This year, I had the fortune to receive the Houston Center of Photography Fellowship given by Elizabeth Ferrer, curator and writer specializing in Latinx art and photography. I am writing this post during my week at Houston where I am having a solo show. I love this beautiful city and working at the HCP where everyone has been very warm and generous with me. Today we finished installing and I cannot be more happy with the outcome. Here some installation images of the exhibition. The opening reception will be on Friday, December 9th from 6pm to 8pm.
How can I describe a town like Woodstock, NY: healing, magical, beautiful, spiritual, fun, artistic and more. My AIR experience at the Centre for Photography at Woodstock-Kingston was everything I expected. My housemate was Sarah May, a young artist who works with textiles and cyanotypes. We had many great conversations over dinner and some local adventures exploring the town including thrift stores and flea markets where I found materials for my collages. I was able to complete my work Terra Obscura and start printing for my upcoming exhibition of La Ciudad en las Nubes in Houston. Here's a slideshow from pics from that fabulous month.
I am very happy to announce that I am a 2022 Woodstock Artist-In-Residence! https://www.cpw.org/news/press-release-announcing-2022-woodstock-air/ This has been a dream of mine for a long time and I am grateful to the jurors Aldeide Delgado, Kris Graves and Qiana Mestrich. I cannot wait to spend a month this fall working on my ongoing project Terra Obscura immersed in this incredible community of visual makers.
I had the honor to be the Guest Curator for the last issue of Fraction Magazine in which I feature four extraordinary Latin American and Latinx visual artists: Flor Ruiz from Peru, Carol Espindola from Mexico, Diego De la Vega from Peru and Vivian Poey, Cuban American based in the U.S. Take a time to enjoy these rich stories: http://www.fractionmagazine.com/issue-156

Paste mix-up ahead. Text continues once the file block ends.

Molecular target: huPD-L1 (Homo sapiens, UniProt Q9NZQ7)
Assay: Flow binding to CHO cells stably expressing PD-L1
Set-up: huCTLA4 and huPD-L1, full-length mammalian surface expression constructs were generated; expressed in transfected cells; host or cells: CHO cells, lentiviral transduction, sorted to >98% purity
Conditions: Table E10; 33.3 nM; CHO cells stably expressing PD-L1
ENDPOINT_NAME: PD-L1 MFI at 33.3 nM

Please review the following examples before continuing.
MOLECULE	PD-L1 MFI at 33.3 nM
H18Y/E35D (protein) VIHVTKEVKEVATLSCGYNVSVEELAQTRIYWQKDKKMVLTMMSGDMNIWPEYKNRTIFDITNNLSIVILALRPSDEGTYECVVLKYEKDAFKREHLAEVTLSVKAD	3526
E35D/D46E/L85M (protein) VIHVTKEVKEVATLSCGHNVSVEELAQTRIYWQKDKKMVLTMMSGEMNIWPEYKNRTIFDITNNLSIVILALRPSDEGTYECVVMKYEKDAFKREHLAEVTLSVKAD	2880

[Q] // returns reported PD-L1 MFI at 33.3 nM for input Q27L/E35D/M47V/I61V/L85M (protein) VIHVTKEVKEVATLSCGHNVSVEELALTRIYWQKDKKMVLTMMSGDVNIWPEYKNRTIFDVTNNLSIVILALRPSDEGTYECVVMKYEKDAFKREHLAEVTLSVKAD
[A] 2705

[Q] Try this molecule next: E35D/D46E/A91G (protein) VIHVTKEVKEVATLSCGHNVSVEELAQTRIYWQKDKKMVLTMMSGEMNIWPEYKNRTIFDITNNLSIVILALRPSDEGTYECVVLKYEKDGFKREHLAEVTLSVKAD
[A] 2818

I am super happy to share that the Pennsylvania Academy of the Fine Arts, the first and oldest art museum in the U.S., founded in 1805, has acquired five prints from my series "Maria", these works will be accessioned into the museum’s permanent collection. I am very grateful for the trust of Brittany Webb and Juan Omar Rodriguez and of course to The Print Center for giving us artists this annual opportunity. And just to add an odd note, a couple of weeks ago I wrote in my planner the name of this museum for a summer visit since I was intrigued about a painting from Peale: The Artist in His Museum. I have been thinking about "wunderkammers" a lot lately. This totally keeps me going.
I am looking forward to "5 Years of Aspect Initiative at the Danforth", an Invited Group Show where 33 New England photographers will be exhibiting new work. This event is curated by Jessica Roscio and Steven Duede. Art is important for our society and I can hardly wait to celebrate art and artists next month. Please, join us.
I am very excited about the upcoming "Crossing Cultures: Family, Memory and Displacement 4.0" exhibition that I started curating in 2019 which has been travelling around Massachusetts. We are now six artists with roots in four regions. Participating artists: Astrid Reischwitz, Nilou Moochhala, Vivian Poey, Shabnam Jannesari, Nicolas Hyacinthe and myself. Please mark your calendar for our In-Person Reception with the Artists on Friday, March 11th at 5pm at A.P.E. Arts Gallery in Northampton.
My recent image, La Niña, la Pinta, y la Santa María was chosen for the Women Photograph 2021 Year in Pictures. Every year, Women Photograph showcases 100 images of their members across the globe, highlighting assignment work, long term documentary projects, and personal stories from the past year. I was especially pleased that this image is probably the only one that doesn't exactly fit in the photojournalism/documentary category, but it was still included in this powerful group of images that raise innumerable humanitarian issues. The selection was done by Tanvi Mishra, a Delhi-based photo editor, curator, and writer. https://www.womenphotograph.com/news/2021-year-in-pictures
Caption: "A naked, mixed-race woman with long dark hair is leaning on a table. On her back we see the three caravels in which Columbus arrived: the Niña, the Pinta, and the Santa María, navigating her body. The woman symbolizes the native and wild America. This image represents a contemporary version of the colonization of our bodies, our land, and our minds."